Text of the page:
I can’t help but watch this Channel 4 programme about Stephen Fry’s 100 gadgets.
I’m falling for this latest in a long line of ‘Top 100 this or that’ and I can’t help it.
Does someone as intelligent as Stephen Fry like the same gadgets as me, does that make me intelligent too? I don’t think so!
Our ages are only a little different – less than a decade – so I can be nostalgic with his permission.
What is it about Mr Fry that makes him so full of gravitas – if he says it, it must be true.
What gadget stands out for you?
Yes, I do follow him on Twitter in the vain hope that one day he might be bothered to tweet back. Perhaps then I can be smug in the knowledge that I must have said something vaguely interesting. Then I might write that book I’ve been promising myself.
Don’t cringe, I recognise that it’s mad to measure myself against someone I don’t know other than by their public persona. Yes, even journalists have their icons, even with a strong pinch of cynicism.
So far in this programme, I’ve agreed with so many gadgets – scissors, the garlic press, the iPad, the smartphone, the transistor radio, the lawn mower, the tin opener. I’m amazed how many great gadgets are in fact so old, but oh so brilliant.
There are also a few that I hate, one in particular – the soda stream. When I was a kid, my friend’s family had one.
It always made something still, taste fizzy and odd at the same time. It never tasted quite right to me. I can’t imagine what would possess anyone to buy one now. In fact watching Heston the scientific chef pretending that his ‘soda streamed’ wine actually tasted okay – well, let’s just say I think my instinct is right.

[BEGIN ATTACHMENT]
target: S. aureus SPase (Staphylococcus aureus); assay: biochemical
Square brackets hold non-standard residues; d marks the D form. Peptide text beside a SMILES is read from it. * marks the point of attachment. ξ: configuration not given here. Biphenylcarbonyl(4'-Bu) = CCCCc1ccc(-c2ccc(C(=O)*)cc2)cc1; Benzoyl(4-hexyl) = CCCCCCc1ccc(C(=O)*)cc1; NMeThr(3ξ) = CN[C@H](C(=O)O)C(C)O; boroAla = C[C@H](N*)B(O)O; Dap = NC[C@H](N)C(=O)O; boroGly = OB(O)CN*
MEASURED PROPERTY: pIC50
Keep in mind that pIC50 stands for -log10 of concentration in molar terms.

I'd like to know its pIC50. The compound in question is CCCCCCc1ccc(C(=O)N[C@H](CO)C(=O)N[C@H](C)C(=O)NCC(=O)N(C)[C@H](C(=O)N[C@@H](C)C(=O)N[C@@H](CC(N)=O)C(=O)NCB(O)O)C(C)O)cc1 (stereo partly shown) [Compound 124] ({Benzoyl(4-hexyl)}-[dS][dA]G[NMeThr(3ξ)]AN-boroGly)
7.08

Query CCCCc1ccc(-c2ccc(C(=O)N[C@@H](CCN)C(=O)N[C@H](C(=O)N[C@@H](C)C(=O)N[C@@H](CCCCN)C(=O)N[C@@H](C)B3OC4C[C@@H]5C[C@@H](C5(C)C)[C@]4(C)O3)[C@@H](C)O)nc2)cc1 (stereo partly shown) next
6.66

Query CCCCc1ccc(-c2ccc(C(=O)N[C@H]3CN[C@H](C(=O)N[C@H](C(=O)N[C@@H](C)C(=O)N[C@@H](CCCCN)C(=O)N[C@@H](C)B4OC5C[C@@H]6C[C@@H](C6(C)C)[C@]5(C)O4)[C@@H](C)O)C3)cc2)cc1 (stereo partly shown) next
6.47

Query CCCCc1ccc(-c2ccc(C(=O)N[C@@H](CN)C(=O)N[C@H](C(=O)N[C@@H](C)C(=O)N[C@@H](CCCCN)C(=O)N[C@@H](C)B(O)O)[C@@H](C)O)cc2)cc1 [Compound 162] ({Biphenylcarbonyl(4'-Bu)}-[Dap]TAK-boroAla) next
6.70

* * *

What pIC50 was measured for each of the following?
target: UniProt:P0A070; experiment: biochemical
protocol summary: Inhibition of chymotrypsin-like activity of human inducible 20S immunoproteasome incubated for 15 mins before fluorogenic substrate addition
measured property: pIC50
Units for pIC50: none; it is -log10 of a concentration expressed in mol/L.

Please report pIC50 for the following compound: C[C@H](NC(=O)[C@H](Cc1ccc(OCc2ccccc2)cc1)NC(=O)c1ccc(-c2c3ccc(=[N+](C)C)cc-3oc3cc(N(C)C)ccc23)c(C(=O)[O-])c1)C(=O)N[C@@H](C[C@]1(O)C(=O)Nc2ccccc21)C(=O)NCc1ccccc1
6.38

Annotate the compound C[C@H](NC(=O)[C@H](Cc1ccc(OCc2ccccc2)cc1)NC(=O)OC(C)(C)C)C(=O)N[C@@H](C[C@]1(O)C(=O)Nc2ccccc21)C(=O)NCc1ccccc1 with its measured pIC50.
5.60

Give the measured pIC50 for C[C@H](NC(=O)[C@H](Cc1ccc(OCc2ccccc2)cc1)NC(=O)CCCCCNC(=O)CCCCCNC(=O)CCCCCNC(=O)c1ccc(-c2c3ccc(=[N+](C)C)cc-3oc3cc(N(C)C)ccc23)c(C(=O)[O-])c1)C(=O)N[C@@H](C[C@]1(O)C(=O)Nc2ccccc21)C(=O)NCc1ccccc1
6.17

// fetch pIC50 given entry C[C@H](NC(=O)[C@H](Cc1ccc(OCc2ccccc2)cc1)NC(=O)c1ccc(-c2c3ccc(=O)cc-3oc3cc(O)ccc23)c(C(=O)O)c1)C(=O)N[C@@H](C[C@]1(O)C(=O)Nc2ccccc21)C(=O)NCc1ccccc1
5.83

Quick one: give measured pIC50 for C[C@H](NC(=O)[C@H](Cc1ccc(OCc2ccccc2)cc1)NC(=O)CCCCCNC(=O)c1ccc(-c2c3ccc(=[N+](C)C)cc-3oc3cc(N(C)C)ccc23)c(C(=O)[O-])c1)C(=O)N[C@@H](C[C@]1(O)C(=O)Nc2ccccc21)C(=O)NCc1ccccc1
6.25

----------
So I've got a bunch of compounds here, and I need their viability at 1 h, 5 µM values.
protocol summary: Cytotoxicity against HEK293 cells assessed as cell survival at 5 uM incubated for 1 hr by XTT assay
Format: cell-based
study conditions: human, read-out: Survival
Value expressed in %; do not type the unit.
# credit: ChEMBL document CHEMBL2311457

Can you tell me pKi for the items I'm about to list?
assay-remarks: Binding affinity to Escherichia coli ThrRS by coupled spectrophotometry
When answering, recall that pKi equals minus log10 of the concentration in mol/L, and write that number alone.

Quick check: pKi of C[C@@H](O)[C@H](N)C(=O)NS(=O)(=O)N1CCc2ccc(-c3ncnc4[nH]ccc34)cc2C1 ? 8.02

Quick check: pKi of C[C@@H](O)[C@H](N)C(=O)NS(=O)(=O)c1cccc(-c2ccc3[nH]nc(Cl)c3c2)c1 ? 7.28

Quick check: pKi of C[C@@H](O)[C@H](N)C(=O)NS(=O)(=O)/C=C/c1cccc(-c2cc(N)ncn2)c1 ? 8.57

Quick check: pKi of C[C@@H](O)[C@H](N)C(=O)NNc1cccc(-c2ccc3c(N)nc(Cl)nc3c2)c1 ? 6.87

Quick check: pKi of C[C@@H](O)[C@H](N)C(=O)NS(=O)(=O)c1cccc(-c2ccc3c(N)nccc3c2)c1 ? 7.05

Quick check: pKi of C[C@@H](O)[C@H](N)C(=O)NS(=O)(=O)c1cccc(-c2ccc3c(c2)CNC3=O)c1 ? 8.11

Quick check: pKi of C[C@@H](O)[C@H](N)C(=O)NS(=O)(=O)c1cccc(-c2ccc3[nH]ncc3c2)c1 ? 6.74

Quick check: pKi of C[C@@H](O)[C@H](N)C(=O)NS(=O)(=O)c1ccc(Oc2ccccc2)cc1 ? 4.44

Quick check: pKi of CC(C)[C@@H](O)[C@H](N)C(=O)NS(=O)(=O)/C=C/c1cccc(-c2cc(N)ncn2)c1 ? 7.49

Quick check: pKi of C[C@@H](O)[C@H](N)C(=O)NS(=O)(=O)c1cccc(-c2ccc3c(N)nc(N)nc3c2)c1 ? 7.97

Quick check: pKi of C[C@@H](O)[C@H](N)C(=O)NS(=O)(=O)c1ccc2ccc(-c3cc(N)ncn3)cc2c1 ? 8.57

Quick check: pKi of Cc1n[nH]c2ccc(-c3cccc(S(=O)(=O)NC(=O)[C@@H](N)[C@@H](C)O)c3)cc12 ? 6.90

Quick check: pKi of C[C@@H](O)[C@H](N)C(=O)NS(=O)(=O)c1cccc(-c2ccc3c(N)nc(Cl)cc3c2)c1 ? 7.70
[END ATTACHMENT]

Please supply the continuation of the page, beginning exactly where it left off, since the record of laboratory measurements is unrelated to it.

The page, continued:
The one thing I don’t like about the programme is the comments by the celebs who’ve lined up to comment.
Once again it’s subjective, I love some, bring on Suzie Perry, Jason Bradbury, Krishnan, Gok Wan but please go away Rufus Hound, some woman who looks like an over-the-hill model and a woman with stripy hair. I don’t know these people but why should I care what they think any more than Joe Bloggs on the street. In fact….
Wouldn’t it be refreshing to have comments from John Smith from Swindon, or Fred Bloggs from Basildon. Ordinary people who’s views are just as interesting, or not, as celebrities. John Bishop does it on BBC1 and it works. Probably cost less too.
But here we are at 10.45pm and I’m waiting for the top five – do I agree with the choices?
Five – Typewriter – I agree, I passed my typewriting exam in the 1980s and it’s the one exam that I’ve done that I’ve used almost every day of my life ever since. The exam I did was secretarial course (and I was never going to be a secretary) but how strange that my somewhat random choice to do a course that none of my peers were doing, has worked out so well. It was a morning a week at a local tech college with me like a fish out of water. A lonely experience but extremely worthwhile.
Four – Television – how could I not agree. I watch, love and work around tv land. It’s the ultimate in entertainment, education and is full of information. The choice now is amazing compared to the three main channels when I was a child – black & white, and the test card. Now it’s unthinkable that there’s nothing on the tv. But of course, that doesn’t mean that everything is good – but at least there’s always choice. You can always turn off or turn over.